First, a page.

A supporter of ours requested that I share details about a bike rally I did way back in 2005, when I was a mere slip of a child. (Ahem.)
He wondered how I stayed focused. Good question.
Bike riding is a great exercise, and exercise is one of the many holistic ways to manage ADHD.
I used four strategies, all of which anyone with ADHD can use for pretty much any challenge.
The four strategies I used to finish my first bike rally are:
The first strategy is ‘Chunking’
I had to break the bike rally into chunks. Manageable chunks.
And since I didn’t own a bike, hadn’t ridden one in a decade, was out of shape, overweight and late to start the training regime, those chunks had to be very, very minute to be manageable.
Especially at the beginning. And later, when the going got tough.
If I had thought logically about whether I could pull this off I would never have even begun the training.
For starters, the other riders, including my wife, Ava, had already been training for 6 weeks. The bike rally was happening in 10 weeks. And this wasn’t a one day thing.
It was six days long. From Toronto to Montreal. It was 622 Kilometers (386 miles) of riding. That’s roughly from New York to Norfolk Virginia. From Frisco to L.A. Paris to Amsterdam and then halfway back.
And at night, we camped. That’s right, camped. In tents we put up ourselves. In various campgrounds, one of which was a farmer’s field.
So on the first day of training, I got on my wife’s old mountain bike, in the only pair of shorts I could find. Not flattering. I looked like a potato on two pasty white sticks.
And I rode as far as I could. Which was not nearly as far as I’d hoped. And possibly even less than I’d feared . So on that first day of training I rode my heart out… for a distance of 4.2 kilometers.
I know the distance, because when I finally made it home, I plopped my weary bones into our car and retraced the route to see how far I had gone. 4.2 kms. And 4.2 back. At about half the speed.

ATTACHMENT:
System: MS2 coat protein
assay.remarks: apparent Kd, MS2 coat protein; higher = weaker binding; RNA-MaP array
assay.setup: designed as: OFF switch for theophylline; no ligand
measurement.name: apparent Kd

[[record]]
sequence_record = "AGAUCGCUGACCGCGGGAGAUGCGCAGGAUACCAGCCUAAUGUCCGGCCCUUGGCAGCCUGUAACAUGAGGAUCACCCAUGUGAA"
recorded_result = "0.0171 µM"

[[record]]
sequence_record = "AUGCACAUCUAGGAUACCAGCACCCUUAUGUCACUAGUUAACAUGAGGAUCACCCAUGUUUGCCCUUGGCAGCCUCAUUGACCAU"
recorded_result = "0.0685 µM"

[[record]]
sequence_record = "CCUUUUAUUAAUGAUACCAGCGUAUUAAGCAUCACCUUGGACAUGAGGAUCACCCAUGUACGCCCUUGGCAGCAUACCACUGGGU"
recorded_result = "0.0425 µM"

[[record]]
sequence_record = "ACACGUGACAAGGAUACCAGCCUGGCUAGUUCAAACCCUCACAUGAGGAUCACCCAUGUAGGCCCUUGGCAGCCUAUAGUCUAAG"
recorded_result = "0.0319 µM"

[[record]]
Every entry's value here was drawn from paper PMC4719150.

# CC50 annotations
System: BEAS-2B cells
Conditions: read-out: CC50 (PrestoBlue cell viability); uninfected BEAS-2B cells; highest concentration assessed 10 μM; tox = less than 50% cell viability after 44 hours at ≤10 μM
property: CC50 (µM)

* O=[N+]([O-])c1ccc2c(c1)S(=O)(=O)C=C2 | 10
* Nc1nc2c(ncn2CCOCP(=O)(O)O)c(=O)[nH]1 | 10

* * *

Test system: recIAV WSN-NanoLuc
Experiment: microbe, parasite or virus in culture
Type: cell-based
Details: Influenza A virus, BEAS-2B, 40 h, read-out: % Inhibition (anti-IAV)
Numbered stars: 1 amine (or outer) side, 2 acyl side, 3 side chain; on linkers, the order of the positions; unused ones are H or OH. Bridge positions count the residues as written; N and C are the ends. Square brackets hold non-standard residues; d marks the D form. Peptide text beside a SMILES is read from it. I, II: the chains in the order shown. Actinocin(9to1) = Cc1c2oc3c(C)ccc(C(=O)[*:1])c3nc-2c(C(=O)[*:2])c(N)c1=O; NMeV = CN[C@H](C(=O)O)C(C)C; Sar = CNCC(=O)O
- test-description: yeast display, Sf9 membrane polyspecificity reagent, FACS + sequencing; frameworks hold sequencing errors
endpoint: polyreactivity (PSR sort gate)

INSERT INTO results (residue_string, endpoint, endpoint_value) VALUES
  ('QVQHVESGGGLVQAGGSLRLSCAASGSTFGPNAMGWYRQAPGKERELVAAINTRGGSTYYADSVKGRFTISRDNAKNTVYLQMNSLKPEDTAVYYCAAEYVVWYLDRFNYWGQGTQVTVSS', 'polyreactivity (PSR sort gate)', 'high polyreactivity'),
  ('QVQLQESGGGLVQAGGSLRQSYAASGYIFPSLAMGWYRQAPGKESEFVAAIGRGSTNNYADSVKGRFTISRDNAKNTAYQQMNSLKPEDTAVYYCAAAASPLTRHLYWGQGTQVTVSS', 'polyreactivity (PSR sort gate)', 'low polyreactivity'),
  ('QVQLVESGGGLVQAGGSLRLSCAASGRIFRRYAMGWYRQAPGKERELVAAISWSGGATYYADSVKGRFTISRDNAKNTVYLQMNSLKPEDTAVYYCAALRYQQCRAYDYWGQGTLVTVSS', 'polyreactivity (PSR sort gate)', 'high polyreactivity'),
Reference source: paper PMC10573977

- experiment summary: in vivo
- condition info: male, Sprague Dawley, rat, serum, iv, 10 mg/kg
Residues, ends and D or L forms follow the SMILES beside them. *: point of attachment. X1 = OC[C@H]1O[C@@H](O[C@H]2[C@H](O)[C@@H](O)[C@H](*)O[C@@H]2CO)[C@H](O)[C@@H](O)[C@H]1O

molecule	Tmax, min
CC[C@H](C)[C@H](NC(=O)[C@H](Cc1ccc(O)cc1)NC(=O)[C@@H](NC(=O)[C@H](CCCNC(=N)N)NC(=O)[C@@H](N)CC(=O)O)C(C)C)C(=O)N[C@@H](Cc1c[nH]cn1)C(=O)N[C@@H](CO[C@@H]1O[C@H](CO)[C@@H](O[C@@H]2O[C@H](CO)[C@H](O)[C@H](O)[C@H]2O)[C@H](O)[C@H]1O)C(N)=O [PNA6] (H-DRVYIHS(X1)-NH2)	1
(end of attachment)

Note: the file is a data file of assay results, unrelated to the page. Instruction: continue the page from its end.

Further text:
With a short detour to stop for a coffee and donut at Tim Horton’s. You can find one on almost every corner in Canada because of people like me. A total of 9 kms. That’s less than 6 miles. That’s nothing! Some people walk that every day!
How the heck was I going to ride 100 kilometres a day, and then get up and do it again the next day? 6 days in a row. Assuming I didn’t pass away that night, which, at some points during the training, seemed like a great possibility.
When I drove back home and saw the bike, I felt sick. Partly out of the dread of what lay before me. And partly from the coffee and doughnut I’d hastily downed trying to replenish my flat-lined blood sugar.
Panic set in.
Take It One Day at a Time
Until I decided I had to take it one day at a time. Or rather, until Ava assured me I should just take it one day at a time. So I decided to sleep on it.
Sure enough, the very next morning, I felt worse. My muscles were sore. My feet were sore. My tush was sore. And I was sore at myself for telling everyone I was going to do this.
So I took the day off, and spent a great deal of energy working on plausible excuses and reasons as to why, “I couldn’t possibly do this on such short notice, but for sure I will next year. After all, I don’t want to leave Ava a widow and the kids without a father.”
The brainstorming paid off handsomely.
I came up with some solid, sensible excuses, which, if I blurted them out fast enough, would convince anyone I was wise to stop now.
One More Day of Training Before I Quit
But I had to look good, so I decided that I’d wait and go on one more training ride the next day, just to show how slowly I’d progress.
Unfortunately, a terrible thing happened. I rode 14 kilometres.
I was on a better bike. With a seat that wasn’t designed for a girl. And the route was long enough that I “passed by” two Tim Horton’s. Oh, and I took a water bottle and drank that too.